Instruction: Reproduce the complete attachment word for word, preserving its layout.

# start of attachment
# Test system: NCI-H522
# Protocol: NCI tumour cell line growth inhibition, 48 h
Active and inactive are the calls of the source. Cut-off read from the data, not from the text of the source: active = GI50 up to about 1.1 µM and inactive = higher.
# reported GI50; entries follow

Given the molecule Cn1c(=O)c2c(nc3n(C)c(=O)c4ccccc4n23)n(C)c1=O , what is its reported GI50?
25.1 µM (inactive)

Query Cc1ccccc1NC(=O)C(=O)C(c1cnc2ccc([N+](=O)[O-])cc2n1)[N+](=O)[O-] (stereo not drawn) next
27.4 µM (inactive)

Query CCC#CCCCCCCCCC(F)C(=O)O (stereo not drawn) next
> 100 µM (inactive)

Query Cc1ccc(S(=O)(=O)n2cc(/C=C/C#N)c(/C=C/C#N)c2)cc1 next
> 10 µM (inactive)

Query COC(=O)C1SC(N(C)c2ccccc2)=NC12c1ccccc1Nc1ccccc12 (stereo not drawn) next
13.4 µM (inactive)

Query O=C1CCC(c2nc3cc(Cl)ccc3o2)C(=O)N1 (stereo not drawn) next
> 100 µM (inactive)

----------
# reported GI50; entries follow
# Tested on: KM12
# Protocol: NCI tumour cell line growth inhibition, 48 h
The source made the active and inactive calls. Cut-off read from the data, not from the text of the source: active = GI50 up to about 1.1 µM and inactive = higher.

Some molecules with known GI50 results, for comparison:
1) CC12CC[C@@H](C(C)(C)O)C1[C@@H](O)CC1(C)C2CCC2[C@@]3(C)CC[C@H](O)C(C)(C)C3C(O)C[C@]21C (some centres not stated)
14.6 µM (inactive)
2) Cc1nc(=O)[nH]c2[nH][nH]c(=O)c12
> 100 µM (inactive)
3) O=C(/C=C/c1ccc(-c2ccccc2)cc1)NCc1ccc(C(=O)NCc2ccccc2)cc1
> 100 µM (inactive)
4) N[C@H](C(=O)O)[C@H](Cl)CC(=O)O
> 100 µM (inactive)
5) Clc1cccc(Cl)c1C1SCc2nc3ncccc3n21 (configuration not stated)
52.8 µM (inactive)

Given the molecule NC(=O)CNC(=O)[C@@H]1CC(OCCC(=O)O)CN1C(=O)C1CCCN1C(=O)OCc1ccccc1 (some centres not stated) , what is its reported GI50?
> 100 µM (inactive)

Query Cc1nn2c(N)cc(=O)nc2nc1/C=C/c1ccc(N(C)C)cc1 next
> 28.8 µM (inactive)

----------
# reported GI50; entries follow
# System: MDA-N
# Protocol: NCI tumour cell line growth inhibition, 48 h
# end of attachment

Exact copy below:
# Test system: NCI-H522
# Protocol: NCI tumour cell line growth inhibition, 48 h
Active and inactive are the calls of the source. Cut-off read from the data, not from the text of the source: active = GI50 up to about 1.1 µM and inactive = higher.
# reported GI50; entries follow

Given the molecule Cn1c(=O)c2c(nc3n(C)c(=O)c4ccccc4n23)n(C)c1=O , what is its reported GI50?
25.1 µM (inactive)

Query Cc1ccccc1NC(=O)C(=O)C(c1cnc2ccc([N+](=O)[O-])cc2n1)[N+](=O)[O-] (stereo not drawn) next
27.4 µM (inactive)

Query CCC#CCCCCCCCCC(F)C(=O)O (stereo not drawn) next
> 100 µM (inactive)

Query Cc1ccc(S(=O)(=O)n2cc(/C=C/C#N)c(/C=C/C#N)c2)cc1 next
> 10 µM (inactive)

Query COC(=O)C1SC(N(C)c2ccccc2)=NC12c1ccccc1Nc1ccccc12 (stereo not drawn) next
13.4 µM (inactive)

Query O=C1CCC(c2nc3cc(Cl)ccc3o2)C(=O)N1 (stereo not drawn) next
> 100 µM (inactive)

----------
# reported GI50; entries follow
# Tested on: KM12
# Protocol: NCI tumour cell line growth inhibition, 48 h
The source made the active and inactive calls. Cut-off read from the data, not from the text of the source: active = GI50 up to about 1.1 µM and inactive = higher.

Some molecules with known GI50 results, for comparison:
1) CC12CC[C@@H](C(C)(C)O)C1[C@@H](O)CC1(C)C2CCC2[C@@]3(C)CC[C@H](O)C(C)(C)C3C(O)C[C@]21C (some centres not stated)
14.6 µM (inactive)
2) Cc1nc(=O)[nH]c2[nH][nH]c(=O)c12
> 100 µM (inactive)
3) O=C(/C=C/c1ccc(-c2ccccc2)cc1)NCc1ccc(C(=O)NCc2ccccc2)cc1
> 100 µM (inactive)
4) N[C@H](C(=O)O)[C@H](Cl)CC(=O)O
> 100 µM (inactive)
5) Clc1cccc(Cl)c1C1SCc2nc3ncccc3n21 (configuration not stated)
52.8 µM (inactive)

Given the molecule NC(=O)CNC(=O)[C@@H]1CC(OCCC(=O)O)CN1C(=O)C1CCCN1C(=O)OCc1ccccc1 (some centres not stated) , what is its reported GI50?
> 100 µM (inactive)

Query Cc1nn2c(N)cc(=O)nc2nc1/C=C/c1ccc(N(C)C)cc1 next
> 28.8 µM (inactive)

----------
# reported GI50; entries follow
# System: MDA-N
# Protocol: NCI tumour cell line growth inhibition, 48 h